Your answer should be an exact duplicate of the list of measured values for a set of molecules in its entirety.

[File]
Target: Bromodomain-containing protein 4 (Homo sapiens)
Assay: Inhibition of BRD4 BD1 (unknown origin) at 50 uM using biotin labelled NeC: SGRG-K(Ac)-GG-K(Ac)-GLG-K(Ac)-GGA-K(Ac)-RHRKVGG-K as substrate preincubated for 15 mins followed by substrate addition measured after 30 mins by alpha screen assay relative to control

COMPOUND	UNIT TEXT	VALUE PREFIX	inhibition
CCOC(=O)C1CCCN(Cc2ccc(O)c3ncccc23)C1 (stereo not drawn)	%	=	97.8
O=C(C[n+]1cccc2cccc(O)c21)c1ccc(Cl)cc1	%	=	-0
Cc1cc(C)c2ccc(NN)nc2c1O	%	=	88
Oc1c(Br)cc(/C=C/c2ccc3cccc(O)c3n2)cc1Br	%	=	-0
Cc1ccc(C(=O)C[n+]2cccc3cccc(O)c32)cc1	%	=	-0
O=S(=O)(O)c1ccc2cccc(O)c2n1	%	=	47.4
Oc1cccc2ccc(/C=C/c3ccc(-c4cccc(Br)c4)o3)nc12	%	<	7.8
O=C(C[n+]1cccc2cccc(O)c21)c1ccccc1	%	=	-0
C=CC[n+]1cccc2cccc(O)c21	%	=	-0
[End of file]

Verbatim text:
Target: Bromodomain-containing protein 4 (Homo sapiens)
Assay: Inhibition of BRD4 BD1 (unknown origin) at 50 uM using biotin labelled NeC: SGRG-K(Ac)-GG-K(Ac)-GLG-K(Ac)-GGA-K(Ac)-RHRKVGG-K as substrate preincubated for 15 mins followed by substrate addition measured after 30 mins by alpha screen assay relative to control

COMPOUND	UNIT TEXT	VALUE PREFIX	inhibition
CCOC(=O)C1CCCN(Cc2ccc(O)c3ncccc23)C1 (stereo not drawn)	%	=	97.8
O=C(C[n+]1cccc2cccc(O)c21)c1ccc(Cl)cc1	%	=	-0
Cc1cc(C)c2ccc(NN)nc2c1O	%	=	88
Oc1c(Br)cc(/C=C/c2ccc3cccc(O)c3n2)cc1Br	%	=	-0
Cc1ccc(C(=O)C[n+]2cccc3cccc(O)c32)cc1	%	=	-0
O=S(=O)(O)c1ccc2cccc(O)c2n1	%	=	47.4
Oc1cccc2ccc(/C=C/c3ccc(-c4cccc(Br)c4)o3)nc12	%	<	7.8
O=C(C[n+]1cccc2cccc(O)c21)c1ccccc1	%	=	-0
C=CC[n+]1cccc2cccc(O)c21	%	=	-0